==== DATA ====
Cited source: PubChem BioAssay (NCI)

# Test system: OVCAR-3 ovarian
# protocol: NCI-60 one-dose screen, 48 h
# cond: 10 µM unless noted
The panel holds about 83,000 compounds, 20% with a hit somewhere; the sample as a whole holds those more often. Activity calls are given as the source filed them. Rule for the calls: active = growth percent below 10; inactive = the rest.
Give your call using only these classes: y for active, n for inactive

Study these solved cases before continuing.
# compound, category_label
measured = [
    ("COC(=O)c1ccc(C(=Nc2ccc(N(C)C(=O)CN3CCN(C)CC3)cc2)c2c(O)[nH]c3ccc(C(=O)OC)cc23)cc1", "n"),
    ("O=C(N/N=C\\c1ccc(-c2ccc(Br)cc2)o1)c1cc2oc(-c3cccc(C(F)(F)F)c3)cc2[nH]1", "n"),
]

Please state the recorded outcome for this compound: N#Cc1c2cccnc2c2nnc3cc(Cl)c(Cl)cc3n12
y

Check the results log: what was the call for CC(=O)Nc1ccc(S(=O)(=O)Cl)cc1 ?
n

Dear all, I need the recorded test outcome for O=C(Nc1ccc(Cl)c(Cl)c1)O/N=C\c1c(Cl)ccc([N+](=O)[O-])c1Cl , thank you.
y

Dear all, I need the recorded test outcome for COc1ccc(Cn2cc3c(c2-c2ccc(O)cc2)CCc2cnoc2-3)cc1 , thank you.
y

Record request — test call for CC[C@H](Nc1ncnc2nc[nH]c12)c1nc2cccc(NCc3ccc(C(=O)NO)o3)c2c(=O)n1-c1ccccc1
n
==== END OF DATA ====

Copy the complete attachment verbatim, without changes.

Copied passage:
Cited source: PubChem BioAssay (NCI)

# Test system: OVCAR-3 ovarian
# protocol: NCI-60 one-dose screen, 48 h
# cond: 10 µM unless noted
The panel holds about 83,000 compounds, 20% with a hit somewhere; the sample as a whole holds those more often. Activity calls are given as the source filed them. Rule for the calls: active = growth percent below 10; inactive = the rest.
Give your call using only these classes: y for active, n for inactive

Study these solved cases before continuing.
# compound, category_label
measured = [
    ("COC(=O)c1ccc(C(=Nc2ccc(N(C)C(=O)CN3CCN(C)CC3)cc2)c2c(O)[nH]c3ccc(C(=O)OC)cc23)cc1", "n"),
    ("O=C(N/N=C\\c1ccc(-c2ccc(Br)cc2)o1)c1cc2oc(-c3cccc(C(F)(F)F)c3)cc2[nH]1", "n"),
]

Please state the recorded outcome for this compound: N#Cc1c2cccnc2c2nnc3cc(Cl)c(Cl)cc3n12
y

Check the results log: what was the call for CC(=O)Nc1ccc(S(=O)(=O)Cl)cc1 ?
n

Dear all, I need the recorded test outcome for O=C(Nc1ccc(Cl)c(Cl)c1)O/N=C\c1c(Cl)ccc([N+](=O)[O-])c1Cl , thank you.
y

Dear all, I need the recorded test outcome for COc1ccc(Cn2cc3c(c2-c2ccc(O)cc2)CCc2cnoc2-3)cc1 , thank you.
y

Record request — test call for CC[C@H](Nc1ncnc2nc[nH]c12)c1nc2cccc(NCc3ccc(C(=O)NO)o3)c2c(=O)n1-c1ccccc1
n